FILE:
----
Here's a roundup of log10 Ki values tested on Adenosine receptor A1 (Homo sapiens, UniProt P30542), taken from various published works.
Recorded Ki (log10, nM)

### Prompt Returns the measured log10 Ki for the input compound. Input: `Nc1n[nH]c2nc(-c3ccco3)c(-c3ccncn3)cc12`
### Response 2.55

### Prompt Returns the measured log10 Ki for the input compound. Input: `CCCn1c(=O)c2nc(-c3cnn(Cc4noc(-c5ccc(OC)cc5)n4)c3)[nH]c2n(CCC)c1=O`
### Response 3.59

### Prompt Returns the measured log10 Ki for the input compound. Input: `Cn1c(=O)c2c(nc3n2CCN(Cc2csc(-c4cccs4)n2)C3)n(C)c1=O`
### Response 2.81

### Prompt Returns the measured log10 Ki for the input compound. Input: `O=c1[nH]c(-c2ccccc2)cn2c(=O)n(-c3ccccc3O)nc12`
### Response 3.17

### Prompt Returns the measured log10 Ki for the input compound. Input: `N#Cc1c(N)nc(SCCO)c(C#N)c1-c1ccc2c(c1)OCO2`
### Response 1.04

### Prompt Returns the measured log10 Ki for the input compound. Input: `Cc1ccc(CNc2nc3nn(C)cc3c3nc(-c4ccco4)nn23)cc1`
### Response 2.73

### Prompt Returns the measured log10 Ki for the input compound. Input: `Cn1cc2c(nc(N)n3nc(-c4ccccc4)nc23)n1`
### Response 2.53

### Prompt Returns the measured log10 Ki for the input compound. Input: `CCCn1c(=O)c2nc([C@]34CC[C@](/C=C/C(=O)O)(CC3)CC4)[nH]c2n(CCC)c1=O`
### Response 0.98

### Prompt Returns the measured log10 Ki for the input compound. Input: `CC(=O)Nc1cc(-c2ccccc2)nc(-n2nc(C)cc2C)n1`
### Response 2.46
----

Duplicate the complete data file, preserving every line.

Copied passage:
Here's a roundup of log10 Ki values tested on Adenosine receptor A1 (Homo sapiens, UniProt P30542), taken from various published works.
Recorded Ki (log10, nM)

### Prompt Returns the measured log10 Ki for the input compound. Input: `Nc1n[nH]c2nc(-c3ccco3)c(-c3ccncn3)cc12`
### Response 2.55

### Prompt Returns the measured log10 Ki for the input compound. Input: `CCCn1c(=O)c2nc(-c3cnn(Cc4noc(-c5ccc(OC)cc5)n4)c3)[nH]c2n(CCC)c1=O`
### Response 3.59

### Prompt Returns the measured log10 Ki for the input compound. Input: `Cn1c(=O)c2c(nc3n2CCN(Cc2csc(-c4cccs4)n2)C3)n(C)c1=O`
### Response 2.81

### Prompt Returns the measured log10 Ki for the input compound. Input: `O=c1[nH]c(-c2ccccc2)cn2c(=O)n(-c3ccccc3O)nc12`
### Response 3.17

### Prompt Returns the measured log10 Ki for the input compound. Input: `N#Cc1c(N)nc(SCCO)c(C#N)c1-c1ccc2c(c1)OCO2`
### Response 1.04

### Prompt Returns the measured log10 Ki for the input compound. Input: `Cc1ccc(CNc2nc3nn(C)cc3c3nc(-c4ccco4)nn23)cc1`
### Response 2.73

### Prompt Returns the measured log10 Ki for the input compound. Input: `Cn1cc2c(nc(N)n3nc(-c4ccccc4)nc23)n1`
### Response 2.53

### Prompt Returns the measured log10 Ki for the input compound. Input: `CCCn1c(=O)c2nc([C@]34CC[C@](/C=C/C(=O)O)(CC3)CC4)[nH]c2n(CCC)c1=O`
### Response 0.98

### Prompt Returns the measured log10 Ki for the input compound. Input: `CC(=O)Nc1cc(-c2ccccc2)nc(-n2nc(C)cc2C)n1`
### Response 2.46